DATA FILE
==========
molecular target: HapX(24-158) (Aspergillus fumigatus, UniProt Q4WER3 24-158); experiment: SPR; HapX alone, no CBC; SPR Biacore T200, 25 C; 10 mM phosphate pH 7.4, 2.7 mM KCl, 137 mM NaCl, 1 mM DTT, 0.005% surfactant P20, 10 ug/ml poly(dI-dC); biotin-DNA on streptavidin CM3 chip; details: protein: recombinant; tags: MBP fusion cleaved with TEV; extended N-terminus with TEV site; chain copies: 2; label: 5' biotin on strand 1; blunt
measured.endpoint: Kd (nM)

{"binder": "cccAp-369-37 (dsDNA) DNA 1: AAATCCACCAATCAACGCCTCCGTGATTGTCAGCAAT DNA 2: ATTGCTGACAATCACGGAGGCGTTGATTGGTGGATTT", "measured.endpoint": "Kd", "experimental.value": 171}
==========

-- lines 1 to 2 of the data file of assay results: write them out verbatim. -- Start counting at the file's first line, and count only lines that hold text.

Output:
molecular target: HapX(24-158) (Aspergillus fumigatus, UniProt Q4WER3 24-158); experiment: SPR; HapX alone, no CBC; SPR Biacore T200, 25 C; 10 mM phosphate pH 7.4, 2.7 mM KCl, 137 mM NaCl, 1 mM DTT, 0.005% surfactant P20, 10 ug/ml poly(dI-dC); biotin-DNA on streptavidin CM3 chip; details: protein: recombinant; tags: MBP fusion cleaved with TEV; extended N-terminus with TEV site; chain copies: 2; label: 5' biotin on strand 1; blunt
measured.endpoint: Kd (nM)